# Scikit-learn Interview Questions

Scikit-learn is probably the most useful library for**Machine Learning**in Python and focused only on modelling data. It provides a wide range of

**supervised**and

**unsupervised**learning algorithms via a consistent interface in Python and is built upon NumPy, SciPy and Matplotlib. This package focuses on bringing machine learning to non-specialists using a

**general-purpose**high-level language. Being prepared with Scikit-learn library will help in

**Data Science**job interviews.

## What does the "fit()" method in scikit-learn do?

Fitting your model (using**fit()**method) to the training data is essentially the training part of the

**modelling process**. The fit() method finds the coefficients for the equation specified via the algorithm being used. During the process, this method modifies the object and it returns a reference to the object. After it is trained, the model can be used to

**make predictions**, usually with a .predict() method call.

## How to Eliminating warnings from scikit-learn?

You can use the**"warnings-module"**to temporarily suppress warnings.

import warnings
warnings.filterwarnings('ignore')

The **filterwarnings**call should be in the file that calls the function that gives the warning. Actually the warning tells you exactly what is the problem, so instead of

**suppressing a warning**it is better to get rid of it.

## What does calling fit() multiple times on the same model do?

If you will execute**model.fit()**for a second time, it will start training again using passed data and will remove the existing results. It will reset the following inside model:

- Fitted Coefficients
- Weights
- Intercept (bias)
- And other training related stuff.

**"warm_start"**parameter, where it will initialise model parameters with the previous solution from fit(). Also, you can use

**partial_fit()**method as well if you want your previous calculated stuff to stay and additionally train using next data.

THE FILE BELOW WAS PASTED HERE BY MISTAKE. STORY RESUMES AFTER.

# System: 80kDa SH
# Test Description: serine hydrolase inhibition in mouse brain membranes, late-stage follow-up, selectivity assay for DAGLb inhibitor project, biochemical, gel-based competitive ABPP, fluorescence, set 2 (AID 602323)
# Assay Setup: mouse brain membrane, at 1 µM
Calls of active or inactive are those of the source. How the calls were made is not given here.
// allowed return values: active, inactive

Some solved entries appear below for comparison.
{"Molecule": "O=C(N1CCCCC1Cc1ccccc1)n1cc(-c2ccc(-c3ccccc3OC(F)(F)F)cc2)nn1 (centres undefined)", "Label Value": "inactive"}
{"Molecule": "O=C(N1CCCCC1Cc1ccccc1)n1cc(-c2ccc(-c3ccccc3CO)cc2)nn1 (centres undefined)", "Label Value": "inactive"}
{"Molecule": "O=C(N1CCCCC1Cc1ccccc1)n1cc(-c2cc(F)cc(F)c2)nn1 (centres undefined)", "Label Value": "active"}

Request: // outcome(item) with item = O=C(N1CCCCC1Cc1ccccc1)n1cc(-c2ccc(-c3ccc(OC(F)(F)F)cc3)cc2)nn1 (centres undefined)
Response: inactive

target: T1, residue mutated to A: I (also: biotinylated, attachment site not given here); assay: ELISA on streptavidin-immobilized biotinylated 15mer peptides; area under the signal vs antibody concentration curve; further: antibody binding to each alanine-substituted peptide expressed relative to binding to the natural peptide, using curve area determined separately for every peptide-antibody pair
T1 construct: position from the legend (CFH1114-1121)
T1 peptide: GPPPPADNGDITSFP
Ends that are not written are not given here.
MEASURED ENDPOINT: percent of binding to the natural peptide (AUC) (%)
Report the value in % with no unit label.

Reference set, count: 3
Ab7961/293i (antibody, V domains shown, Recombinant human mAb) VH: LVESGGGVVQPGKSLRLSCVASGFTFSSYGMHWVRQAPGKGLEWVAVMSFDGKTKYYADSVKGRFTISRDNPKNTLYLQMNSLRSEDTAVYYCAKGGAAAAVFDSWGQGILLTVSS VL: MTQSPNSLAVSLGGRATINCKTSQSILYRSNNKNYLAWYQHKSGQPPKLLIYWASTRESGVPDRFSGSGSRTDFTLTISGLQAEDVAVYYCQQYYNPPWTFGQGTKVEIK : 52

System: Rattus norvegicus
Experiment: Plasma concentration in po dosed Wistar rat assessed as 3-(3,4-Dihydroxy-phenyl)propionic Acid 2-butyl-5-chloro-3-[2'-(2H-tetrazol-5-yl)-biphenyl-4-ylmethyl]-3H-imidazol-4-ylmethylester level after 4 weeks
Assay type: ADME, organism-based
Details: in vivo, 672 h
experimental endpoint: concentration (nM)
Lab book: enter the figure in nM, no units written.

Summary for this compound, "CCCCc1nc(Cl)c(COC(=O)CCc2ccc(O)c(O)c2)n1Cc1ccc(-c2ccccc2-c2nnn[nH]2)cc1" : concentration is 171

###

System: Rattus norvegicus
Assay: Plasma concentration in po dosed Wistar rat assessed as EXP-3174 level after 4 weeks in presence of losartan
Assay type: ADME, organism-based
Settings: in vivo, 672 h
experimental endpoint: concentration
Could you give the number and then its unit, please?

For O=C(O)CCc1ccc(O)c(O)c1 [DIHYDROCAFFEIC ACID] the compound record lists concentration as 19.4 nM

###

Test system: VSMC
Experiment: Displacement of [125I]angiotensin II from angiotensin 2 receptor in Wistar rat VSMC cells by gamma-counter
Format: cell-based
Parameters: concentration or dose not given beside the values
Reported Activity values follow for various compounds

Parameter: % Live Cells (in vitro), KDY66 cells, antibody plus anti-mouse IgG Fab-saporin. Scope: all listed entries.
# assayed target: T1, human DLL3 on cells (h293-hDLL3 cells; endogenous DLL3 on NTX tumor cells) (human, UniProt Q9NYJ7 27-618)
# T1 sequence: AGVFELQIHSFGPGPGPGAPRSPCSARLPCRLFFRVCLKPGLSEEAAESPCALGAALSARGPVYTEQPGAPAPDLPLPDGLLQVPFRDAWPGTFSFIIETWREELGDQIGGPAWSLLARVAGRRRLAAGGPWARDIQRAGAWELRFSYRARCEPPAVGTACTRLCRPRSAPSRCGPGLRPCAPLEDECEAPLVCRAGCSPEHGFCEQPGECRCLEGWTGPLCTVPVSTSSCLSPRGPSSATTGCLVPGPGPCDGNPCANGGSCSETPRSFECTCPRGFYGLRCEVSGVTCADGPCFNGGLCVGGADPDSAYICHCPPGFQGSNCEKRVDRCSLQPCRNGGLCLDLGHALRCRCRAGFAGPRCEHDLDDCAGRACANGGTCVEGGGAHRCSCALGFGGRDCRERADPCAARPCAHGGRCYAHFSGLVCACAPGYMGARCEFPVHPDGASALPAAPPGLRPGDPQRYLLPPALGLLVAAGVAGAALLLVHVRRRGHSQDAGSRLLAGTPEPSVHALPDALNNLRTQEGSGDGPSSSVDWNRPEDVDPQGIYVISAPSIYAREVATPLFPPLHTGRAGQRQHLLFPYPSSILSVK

## How to predict time series in scikit-learn?

Time Series is a collection of data points collected at**constant time intervals**. Time-series prediction is on the base of theory that current value more or less depend on the past ones. A

**time series**has two basic components: Mean and Variance. Ideally, you would like to control this components, for the variability, you can simply apply a

**logarithm transformation**on the data, and for the trend you can differentiate it. In the case of prediction of

**time series**data, RNN or LSTM algorithm (Deep Learning) has been widely utilized, but

**scikit**does not provide the build-in algorithm of it. So, you might be better off studying Tensorflow or Pytorch framework which are common tools to be enable you to build the

**RNN**or

**LSTM**model.

## Is it possible in scikit-learn to split into three sets directly?

No, it's not possible in**scikit-learn**to split into three sets directly. However, one approach to dividing the dataset into train, test, validation with 0.6, 0.2, 0.2 would be to use the

**train_test_split**method twice.

from sklearn.model_selection import train_test_split

x, x_test, y, y_test = train_test_split(xtrain,labels,test_size=0.2,train_size=0.8)
x_train, x_cv, y_train, y_cv = train_test_split(x,y,test_size = 0.25,train_size =0.75)

## How to split data into 3 sets (train, validation and test)?